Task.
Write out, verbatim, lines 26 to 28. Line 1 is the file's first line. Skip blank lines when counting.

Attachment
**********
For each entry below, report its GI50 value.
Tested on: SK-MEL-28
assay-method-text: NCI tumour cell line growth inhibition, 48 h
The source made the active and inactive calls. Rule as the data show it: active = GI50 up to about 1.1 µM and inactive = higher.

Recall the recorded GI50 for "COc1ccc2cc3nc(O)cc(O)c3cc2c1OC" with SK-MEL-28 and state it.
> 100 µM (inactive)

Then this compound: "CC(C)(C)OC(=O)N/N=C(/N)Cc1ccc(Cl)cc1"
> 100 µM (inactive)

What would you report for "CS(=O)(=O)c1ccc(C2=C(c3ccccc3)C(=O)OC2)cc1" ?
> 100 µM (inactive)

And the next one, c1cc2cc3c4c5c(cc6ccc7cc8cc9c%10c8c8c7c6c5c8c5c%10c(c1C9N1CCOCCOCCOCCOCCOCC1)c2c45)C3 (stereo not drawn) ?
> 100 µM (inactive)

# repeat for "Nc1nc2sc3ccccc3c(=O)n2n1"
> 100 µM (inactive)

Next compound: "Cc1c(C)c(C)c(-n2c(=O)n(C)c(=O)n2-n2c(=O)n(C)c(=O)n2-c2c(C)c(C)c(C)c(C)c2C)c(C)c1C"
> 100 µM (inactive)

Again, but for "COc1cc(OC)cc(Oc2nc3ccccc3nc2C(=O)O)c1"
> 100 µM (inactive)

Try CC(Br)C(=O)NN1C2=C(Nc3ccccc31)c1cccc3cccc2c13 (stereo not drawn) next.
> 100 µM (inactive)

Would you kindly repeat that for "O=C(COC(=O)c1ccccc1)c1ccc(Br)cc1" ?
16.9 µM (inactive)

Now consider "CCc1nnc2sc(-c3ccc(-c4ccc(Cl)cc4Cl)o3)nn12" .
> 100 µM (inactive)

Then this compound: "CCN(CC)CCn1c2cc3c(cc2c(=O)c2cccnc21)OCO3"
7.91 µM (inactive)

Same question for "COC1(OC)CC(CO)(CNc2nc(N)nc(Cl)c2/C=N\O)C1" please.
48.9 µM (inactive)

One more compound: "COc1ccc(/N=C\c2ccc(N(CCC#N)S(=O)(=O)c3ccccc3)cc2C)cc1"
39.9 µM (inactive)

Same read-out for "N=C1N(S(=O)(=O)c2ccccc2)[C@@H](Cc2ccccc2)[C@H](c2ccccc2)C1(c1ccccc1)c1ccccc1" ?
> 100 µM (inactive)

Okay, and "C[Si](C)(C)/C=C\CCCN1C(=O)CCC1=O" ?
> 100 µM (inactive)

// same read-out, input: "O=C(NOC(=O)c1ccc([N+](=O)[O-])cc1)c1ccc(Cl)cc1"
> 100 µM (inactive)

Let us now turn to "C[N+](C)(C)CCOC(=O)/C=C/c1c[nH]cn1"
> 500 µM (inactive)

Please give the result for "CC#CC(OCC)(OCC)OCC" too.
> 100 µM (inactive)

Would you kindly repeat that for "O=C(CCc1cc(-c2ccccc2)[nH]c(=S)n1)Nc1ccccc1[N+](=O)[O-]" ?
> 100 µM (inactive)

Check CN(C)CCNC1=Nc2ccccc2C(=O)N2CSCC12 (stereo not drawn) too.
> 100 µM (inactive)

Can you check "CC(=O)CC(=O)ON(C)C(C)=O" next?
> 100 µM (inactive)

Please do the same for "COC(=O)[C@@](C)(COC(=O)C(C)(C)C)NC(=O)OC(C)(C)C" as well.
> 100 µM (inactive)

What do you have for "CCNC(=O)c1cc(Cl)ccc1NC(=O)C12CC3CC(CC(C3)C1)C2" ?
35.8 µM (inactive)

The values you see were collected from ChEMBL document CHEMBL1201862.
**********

7.91 µM (inactive)

Same question for "COC1(OC)CC(CO)(CNc2nc(N)nc(Cl)c2/C=N\O)C1" please.
48.9 µM (inactive)